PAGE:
Monopoly: the debit card edition

People know me might know that I'm a bit of a fan of the board game Monopoly, having played it lots as a child. I've written about a 'real world Monopoly' game on this blog before, and even photoblogged a Monopoly-shaped cake that a flatmate once made for my birthday.

The thing with Monopoly is, I guess, that most people, or families at least, probably have a set in their cupboards. So every year we see a new release of themed versions of Monopoly, everything from the Simpsons to Star Wars to a myriad of regional variations (which seem to be sponsor-driven). I've only ever owned an original (London) version, a World Cup '98 version (which is quite fun), and a travel edition, with minature banknotes.

The thing with the different editions is that, whilst they are quite momentarily amusing, the names of the properties on the original London edition are so well known that you end up referring to hotels on Mayfair rather than stadiums on Brazil. However, I guess they must be popular gifts, as more and more versions keep coming out.

One of the most high profile variants launched recently is the 'Here and Now edition', celebrating the game's 70th anniversary. Updating the London edition for the first time, the game tacked a few zeros onto the end of every cash figure and changed some of the locations to give it a 'modern day twist'. So Old Kent Road became Portobello Road Market and Mayfair became 'The City'. Incidentally, the Science Museum appears as a replacement for Bow Street, just ahead of the Natural History Museum and the Tate Modern.

That was last year's news though (although the American 'Here and Now edition' is only just about to be released), and the new story that has only just hit the press is the release of an electronic version of the London Here and Now edition which replaces paper banknotes with a VISA-built debit card machine. It being the silly season, the media seemed to have lapped up the story as 'a sign of our times', although many reports, like the BBC News article, give the impression that cash is being phased out from the games altogether - which isn't true.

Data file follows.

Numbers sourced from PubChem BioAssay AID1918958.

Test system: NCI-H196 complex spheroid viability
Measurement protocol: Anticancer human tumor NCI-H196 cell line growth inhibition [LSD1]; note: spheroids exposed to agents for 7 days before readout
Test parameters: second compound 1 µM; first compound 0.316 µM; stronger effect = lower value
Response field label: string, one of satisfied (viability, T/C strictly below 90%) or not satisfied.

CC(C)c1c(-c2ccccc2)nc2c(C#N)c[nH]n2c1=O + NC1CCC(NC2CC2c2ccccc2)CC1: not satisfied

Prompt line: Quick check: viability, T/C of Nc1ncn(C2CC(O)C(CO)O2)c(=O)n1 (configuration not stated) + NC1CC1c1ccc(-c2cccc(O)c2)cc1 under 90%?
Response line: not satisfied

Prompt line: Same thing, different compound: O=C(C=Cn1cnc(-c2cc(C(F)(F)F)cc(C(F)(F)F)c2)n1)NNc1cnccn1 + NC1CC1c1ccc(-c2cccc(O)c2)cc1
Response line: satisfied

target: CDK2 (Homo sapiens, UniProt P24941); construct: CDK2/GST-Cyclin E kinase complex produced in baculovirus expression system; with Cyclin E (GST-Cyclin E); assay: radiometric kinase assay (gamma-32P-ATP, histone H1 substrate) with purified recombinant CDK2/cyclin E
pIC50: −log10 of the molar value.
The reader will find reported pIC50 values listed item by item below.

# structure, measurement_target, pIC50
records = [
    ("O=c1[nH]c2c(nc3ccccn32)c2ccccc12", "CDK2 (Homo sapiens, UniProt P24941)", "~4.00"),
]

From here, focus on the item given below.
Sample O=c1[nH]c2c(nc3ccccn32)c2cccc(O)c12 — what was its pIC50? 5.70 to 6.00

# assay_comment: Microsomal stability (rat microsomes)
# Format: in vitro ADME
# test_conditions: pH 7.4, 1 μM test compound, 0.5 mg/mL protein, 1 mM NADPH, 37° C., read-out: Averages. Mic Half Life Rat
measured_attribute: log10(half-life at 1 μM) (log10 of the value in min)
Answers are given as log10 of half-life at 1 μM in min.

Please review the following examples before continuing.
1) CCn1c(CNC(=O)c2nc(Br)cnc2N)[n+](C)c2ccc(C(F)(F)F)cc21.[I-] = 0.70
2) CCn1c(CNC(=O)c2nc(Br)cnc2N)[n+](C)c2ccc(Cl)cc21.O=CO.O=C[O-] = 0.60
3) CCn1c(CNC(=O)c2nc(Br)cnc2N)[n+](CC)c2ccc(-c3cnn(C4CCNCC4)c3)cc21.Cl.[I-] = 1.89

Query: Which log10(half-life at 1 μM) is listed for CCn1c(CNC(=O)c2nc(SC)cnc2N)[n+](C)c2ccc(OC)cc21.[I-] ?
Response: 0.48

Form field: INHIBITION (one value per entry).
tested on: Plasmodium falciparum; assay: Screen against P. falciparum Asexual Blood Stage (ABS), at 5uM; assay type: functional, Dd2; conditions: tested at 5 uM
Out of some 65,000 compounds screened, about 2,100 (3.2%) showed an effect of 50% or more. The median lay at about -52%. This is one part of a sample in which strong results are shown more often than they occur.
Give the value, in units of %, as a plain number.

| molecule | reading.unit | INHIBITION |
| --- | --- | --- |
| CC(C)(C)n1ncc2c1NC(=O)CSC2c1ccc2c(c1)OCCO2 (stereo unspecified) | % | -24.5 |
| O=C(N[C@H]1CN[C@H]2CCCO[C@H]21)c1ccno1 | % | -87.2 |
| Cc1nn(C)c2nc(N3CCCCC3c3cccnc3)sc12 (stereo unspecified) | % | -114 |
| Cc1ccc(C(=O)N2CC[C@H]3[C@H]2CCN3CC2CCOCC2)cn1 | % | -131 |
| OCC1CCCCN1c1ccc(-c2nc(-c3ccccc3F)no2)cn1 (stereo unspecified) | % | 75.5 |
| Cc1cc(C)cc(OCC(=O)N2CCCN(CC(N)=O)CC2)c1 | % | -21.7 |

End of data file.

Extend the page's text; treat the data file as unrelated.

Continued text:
The 'manufacturer's description' on the product page on Amazon.co.uk contains the following exclamation mark and block caps filled sales pitch:

Starting from the famous "GO" space, move around the board, buying and selling properties, building apartments and hotels as you go. Watch out for players landing on your property – they owe you rent! And don’t forget to collect £2,000,000 every time you pass "GO"! That’s right, £2MILLION… on your BANK CARD!

The world has changed amazingly over the last 70 years. The rent has rocketed sky high in a much more recognisable London, and now you can wheel and deal without the hassle of carrying loads of cash on you – especially when it’s in millions! ! of pounds! Thing have moved on and, just like in the real world, all you need to do is SWIPE YOUR BANK CARD TO TRANSFER MONEY- it couldn’t be easier!

There's only one customer comment so far, Joyce Knox seems to point out a fairly important problem with this game update: namely that it becomes a lot more difficult to keep an eye on how much cash you've got - a modern-day problem if ever I heard one. She comments 'my family found the old fun of sitting with wades of £100 and £500 notes while your opponents were slowly going bankrupt was mostly gone and it was often harder to keep track of who was actually winning at any given time'.

It would also be fairly disastrous if the batteries on the swipe-card machine decided to pack up mid-game, leaving you in a similar position as when all the cash machines in your local area stop working on the same day.

Perhaps instead of updating the board game, Monopoly could do an olden-day version, with bartering of goods rather than cash...